She died in the Auschwitz extermination camp on February 18…


Don’t you also have the feeling – from time to time – that you know nothing and are saying to yourself: “You know, you do not really know anything about life.” I do. Often. And that is when I am seeing the unimaginable suffering of millions – if it is in a squatter camp on the outskirts of a big city, or rubbish-dump people, or reading about the killing fields of Cambodia or the Japanese atrocities during World War II, or a gang-rape victim, or someone growing up in a situation where his grandmother had to give him sugar water in the evening to try to fool his body that he ate something. Ask Springbok rugby captain Siya Kolisi about sugar water.

This is a photo of Czeslawa Kwoka a Polish Catholic, a 14-year-old girl, a child. She died in Auschwitz extermination camp on February 18, 1943, with a phenol injection into her heart.

Shortly before the execution, she was photographed by the prisoner Whilem Brasse. Brasse, subsequently went on to testify against Kwoka’s executioner.

The photo is the face of a terrified child, who didn’t even speak the language of her executioners and who lost her mother, just a few days before.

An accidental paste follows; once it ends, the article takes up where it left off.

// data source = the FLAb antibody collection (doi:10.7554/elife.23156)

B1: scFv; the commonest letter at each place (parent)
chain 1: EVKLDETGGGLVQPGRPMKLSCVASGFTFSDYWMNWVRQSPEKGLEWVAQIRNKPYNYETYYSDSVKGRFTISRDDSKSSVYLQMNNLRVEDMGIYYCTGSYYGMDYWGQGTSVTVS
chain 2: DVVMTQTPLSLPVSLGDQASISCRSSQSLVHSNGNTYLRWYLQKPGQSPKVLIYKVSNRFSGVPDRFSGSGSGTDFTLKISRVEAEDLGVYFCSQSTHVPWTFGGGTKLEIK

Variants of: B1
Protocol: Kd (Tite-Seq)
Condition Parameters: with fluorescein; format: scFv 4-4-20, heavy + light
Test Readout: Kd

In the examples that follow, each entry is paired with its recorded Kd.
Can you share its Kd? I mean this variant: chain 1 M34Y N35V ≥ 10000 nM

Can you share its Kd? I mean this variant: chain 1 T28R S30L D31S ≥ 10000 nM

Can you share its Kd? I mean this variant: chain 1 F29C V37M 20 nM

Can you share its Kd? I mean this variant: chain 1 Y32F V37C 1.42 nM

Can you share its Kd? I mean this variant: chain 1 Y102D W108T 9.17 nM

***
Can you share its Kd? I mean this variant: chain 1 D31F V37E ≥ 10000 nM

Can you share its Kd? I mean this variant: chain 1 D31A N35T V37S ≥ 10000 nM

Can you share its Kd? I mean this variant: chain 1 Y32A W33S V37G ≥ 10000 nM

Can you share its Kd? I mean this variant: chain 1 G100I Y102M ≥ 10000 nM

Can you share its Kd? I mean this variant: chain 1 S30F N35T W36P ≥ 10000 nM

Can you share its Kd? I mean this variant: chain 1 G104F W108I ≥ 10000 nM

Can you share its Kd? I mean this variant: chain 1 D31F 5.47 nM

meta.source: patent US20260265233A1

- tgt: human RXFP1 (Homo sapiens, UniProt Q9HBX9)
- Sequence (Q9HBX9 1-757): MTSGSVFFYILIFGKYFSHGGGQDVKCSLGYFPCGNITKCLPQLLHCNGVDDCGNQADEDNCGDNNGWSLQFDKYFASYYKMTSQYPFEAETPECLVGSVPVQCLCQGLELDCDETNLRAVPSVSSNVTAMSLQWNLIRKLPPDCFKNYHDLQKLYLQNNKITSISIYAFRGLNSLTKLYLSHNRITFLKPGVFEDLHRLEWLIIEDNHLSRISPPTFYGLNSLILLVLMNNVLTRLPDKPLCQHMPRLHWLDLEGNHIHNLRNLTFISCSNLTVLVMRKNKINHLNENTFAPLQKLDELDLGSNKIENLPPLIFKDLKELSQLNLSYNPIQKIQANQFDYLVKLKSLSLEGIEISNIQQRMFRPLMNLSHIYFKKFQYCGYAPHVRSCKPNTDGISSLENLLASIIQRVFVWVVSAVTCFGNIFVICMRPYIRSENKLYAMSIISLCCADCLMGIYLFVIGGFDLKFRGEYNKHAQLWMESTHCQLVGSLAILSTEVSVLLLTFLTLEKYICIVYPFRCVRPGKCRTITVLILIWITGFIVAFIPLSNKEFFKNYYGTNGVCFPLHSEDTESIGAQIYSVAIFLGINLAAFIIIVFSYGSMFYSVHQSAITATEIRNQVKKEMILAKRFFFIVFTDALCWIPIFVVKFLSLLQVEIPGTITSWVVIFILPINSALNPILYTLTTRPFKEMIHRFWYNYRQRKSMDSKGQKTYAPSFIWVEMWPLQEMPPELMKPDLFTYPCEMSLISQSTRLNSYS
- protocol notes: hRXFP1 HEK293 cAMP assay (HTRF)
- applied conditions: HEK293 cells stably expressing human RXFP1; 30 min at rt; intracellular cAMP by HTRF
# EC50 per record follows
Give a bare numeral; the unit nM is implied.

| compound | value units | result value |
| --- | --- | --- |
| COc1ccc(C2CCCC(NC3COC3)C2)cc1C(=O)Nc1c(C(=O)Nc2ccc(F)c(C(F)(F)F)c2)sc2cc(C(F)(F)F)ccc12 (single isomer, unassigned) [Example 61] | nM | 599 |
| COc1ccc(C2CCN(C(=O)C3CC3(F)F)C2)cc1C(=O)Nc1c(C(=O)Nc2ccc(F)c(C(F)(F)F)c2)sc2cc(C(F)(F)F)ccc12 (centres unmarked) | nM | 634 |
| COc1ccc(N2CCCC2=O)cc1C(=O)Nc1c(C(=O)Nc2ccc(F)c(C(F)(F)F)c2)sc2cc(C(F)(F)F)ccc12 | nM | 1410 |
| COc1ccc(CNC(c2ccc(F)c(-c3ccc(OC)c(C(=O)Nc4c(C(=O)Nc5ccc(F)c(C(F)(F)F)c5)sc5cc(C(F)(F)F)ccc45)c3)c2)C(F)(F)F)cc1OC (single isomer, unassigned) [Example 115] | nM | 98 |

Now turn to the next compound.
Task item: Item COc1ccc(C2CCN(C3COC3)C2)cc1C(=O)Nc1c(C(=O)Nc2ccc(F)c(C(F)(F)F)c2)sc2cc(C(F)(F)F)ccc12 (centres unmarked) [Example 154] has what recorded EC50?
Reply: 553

She was one of about 750,000 children and underage that were executed at Auschwitz-Birkenau. It is such a powerful photograph on so many levels – the eyes are the gateway to the soul.

The photo, originally black and white at Memorial Oświęcim, was coloured by professional photographer Mirek Spznoar who was impressed by Czeslawa’s photo and decided to put it in colour and available for everyone.

Save the picture somewhere – even in your mind if you cannot find another place. Let us, again and again, being sobered by the very fact that we have many things to be thankful for.

Take time to cry with those who cry – but cry with real tears. And be thankful for everything that we can be thankful about.

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About the author

Bennie Mostert
By Bennie Mostert